Northern Indiana/Southern Michigan outdoors news and tips
- Published on Monday, 27 April 2015 09:35
(Provided by Michigan DNR)
As many anglers know, much of Michigan’s inland-waters walleye fishery is supported by hatchery-raised fish. What many don’t know is that the source of those fish - the Muskegon River, below Croton Dam - is supported by hatchery-raised fish, too.
"There’s not a lot of natural reproduction in the system,” said Rich O’Neal, the Department of Natural Resources fisheries biologist who oversees the Muskegon River watershed. “We’re getting very low production in the river. We’re not sure why, but we think water velocity or water temperature could have something to do with it. We know we get good natural reproduction further upstream.”
“There are 3 to 4 billion eggs laid here when they’re spawning, but we’re just not getting fry production.”
It took a stocking effort to rebuild the Muskegon River population after it collapsed in the 1960s. O’Neal said sea lamprey predation - the preying of one animal on another - on adult walleyes was part of the problem, but alewife predation on juveniles also was a factor. “We saw that all over the Great Lakes,” he said.
- Published on Friday, 17 April 2015 10:05
By Louie Stout
Steelhead fishing continues to provide good action on the St. Joseph River, while lake fishing is slowly coming around.
Steelhead continue to filter into the river although the spring run is near its peak. More than 2,800 steelhead have moved into South Bend so far and anglers are enjoying success.
“There’s a lot of fish on the gravel right now,” said Dick Parker of Central Park Bait in Mishawaka. “The river is in great shape; a little low but the water is clean. I know of a few 12-pounders being caught.”
Flies, fresh spawn and Corkies drifted over the gravel have been good baits.
- Published on Friday, 10 April 2015 10:18
The Michigan DNR Commission finalized several regulations impacting the 2015-2016 fishing season at its†meeting on April 9.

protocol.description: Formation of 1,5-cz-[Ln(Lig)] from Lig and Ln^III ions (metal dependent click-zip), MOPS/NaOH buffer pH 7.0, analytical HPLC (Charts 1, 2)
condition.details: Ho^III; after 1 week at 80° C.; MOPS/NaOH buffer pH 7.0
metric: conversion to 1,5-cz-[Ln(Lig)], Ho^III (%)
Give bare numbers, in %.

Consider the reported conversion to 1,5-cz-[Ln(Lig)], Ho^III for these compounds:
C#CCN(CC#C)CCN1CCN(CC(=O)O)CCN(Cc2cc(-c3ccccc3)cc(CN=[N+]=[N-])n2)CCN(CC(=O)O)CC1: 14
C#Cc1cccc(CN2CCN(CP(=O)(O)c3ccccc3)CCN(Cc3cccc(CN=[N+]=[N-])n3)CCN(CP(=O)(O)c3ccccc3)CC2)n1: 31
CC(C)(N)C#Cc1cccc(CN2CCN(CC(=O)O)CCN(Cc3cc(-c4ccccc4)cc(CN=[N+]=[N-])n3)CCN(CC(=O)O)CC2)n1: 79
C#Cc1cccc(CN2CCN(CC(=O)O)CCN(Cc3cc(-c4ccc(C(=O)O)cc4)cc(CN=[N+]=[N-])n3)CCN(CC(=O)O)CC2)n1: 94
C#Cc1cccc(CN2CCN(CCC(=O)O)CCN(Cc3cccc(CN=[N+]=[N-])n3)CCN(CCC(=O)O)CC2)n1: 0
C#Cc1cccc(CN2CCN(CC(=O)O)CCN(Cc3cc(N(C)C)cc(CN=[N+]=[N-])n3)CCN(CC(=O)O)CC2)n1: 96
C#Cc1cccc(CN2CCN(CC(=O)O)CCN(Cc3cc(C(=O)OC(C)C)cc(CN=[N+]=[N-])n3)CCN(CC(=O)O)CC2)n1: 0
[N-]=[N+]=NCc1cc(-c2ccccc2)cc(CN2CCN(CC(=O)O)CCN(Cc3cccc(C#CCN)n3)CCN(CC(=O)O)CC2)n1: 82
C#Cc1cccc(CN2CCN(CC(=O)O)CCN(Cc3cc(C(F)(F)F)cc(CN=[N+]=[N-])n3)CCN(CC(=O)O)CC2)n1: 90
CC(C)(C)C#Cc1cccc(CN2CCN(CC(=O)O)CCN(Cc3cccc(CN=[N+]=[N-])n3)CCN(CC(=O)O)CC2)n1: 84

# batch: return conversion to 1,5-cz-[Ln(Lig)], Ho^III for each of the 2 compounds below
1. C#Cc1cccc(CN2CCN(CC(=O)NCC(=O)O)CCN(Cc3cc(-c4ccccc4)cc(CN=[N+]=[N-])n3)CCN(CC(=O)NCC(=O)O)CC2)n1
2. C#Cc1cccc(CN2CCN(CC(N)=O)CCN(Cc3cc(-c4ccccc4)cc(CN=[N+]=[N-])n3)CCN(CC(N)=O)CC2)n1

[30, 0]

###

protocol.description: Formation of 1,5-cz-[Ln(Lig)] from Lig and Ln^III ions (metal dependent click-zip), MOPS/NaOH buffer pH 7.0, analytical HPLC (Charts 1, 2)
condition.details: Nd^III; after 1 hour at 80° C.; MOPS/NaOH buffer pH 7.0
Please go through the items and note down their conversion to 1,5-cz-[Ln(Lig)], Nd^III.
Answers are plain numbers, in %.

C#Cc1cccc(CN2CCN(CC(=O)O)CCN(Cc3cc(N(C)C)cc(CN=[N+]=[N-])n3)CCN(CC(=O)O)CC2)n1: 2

Changes include a year-round Catch-and-immediate-release (CIR) fishing for bass statewide (unless otherwise closed to fishing). Please refer to the printed fishing guide for waters closed to fishing.
Other changes are:
- Lake Huron lake trout and splake regulations: MH-1 and MH-2 lake trout and splake regulations have changed from season of May 1 - Sept. 30 to Jan. 1 - Sept. 30 to align all of Lake Huron into one season.
- Lake Michigan lake trout regulations: MM-1, MM-2, MM-3 and MM-4 have changed to the following ñ minimum size limit shall be 15 inches and the maximum size limit shall be 27 inches, except the daily possession limit shall not include more than one (1) lake trout at 34 inches or greater. In MM-5, MM-6, MM-7 and MM-8 the minimum size limit has been changed to 15 inches. In MM-1, MM-2, MM-3, MM-4 and MM-5, the lake trout daily possession limit has been reduced from three (3) to two (2).
- Inland Trout and Salmon Regulations: Regulations affecting brook trout minimum size limits have changed, and there is a new regulation creating the Upper Peninsula's Brook Trout Restoration Areas.
- New hook restrictions: Changes are now in place to protect against salmon snagging in some waters.
Due to the Natural Resources Commission's temporary loss of regulatory authority, several regulations were not determined in time for the start of the 2015-2016 angling year (April 1) and consequently were not printed in the hard-copy version of the Michigan Fishing Guide. However, there are several areas of the guide that have an orange star to indicate that changes possibly would be forthcoming.
To view all of the change details, click here.